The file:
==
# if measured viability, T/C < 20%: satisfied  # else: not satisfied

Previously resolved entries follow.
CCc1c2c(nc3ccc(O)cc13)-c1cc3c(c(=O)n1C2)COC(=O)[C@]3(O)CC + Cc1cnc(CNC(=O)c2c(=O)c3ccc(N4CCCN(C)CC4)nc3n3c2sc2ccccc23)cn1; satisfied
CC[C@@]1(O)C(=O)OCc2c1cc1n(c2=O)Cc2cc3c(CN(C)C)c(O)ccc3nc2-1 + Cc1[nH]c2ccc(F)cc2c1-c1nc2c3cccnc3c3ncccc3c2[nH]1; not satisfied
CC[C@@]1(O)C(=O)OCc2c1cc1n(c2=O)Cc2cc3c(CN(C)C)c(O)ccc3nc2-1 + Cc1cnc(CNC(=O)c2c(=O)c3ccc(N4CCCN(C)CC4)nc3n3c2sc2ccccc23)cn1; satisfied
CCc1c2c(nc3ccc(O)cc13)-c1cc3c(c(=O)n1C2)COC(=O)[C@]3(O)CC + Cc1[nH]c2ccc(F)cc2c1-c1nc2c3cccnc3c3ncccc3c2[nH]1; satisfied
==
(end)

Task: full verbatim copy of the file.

# if measured viability, T/C < 20%: satisfied  # else: not satisfied

Previously resolved entries follow.
CCc1c2c(nc3ccc(O)cc13)-c1cc3c(c(=O)n1C2)COC(=O)[C@]3(O)CC + Cc1cnc(CNC(=O)c2c(=O)c3ccc(N4CCCN(C)CC4)nc3n3c2sc2ccccc23)cn1; satisfied
CC[C@@]1(O)C(=O)OCc2c1cc1n(c2=O)Cc2cc3c(CN(C)C)c(O)ccc3nc2-1 + Cc1[nH]c2ccc(F)cc2c1-c1nc2c3cccnc3c3ncccc3c2[nH]1; not satisfied
CC[C@@]1(O)C(=O)OCc2c1cc1n(c2=O)Cc2cc3c(CN(C)C)c(O)ccc3nc2-1 + Cc1cnc(CNC(=O)c2c(=O)c3ccc(N4CCCN(C)CC4)nc3n3c2sc2ccccc23)cn1; satisfied
CCc1c2c(nc3ccc(O)cc13)-c1cc3c(c(=O)n1C2)COC(=O)[C@]3(O)CC + Cc1[nH]c2ccc(F)cc2c1-c1nc2c3cccnc3c3ncccc3c2[nH]1; satisfied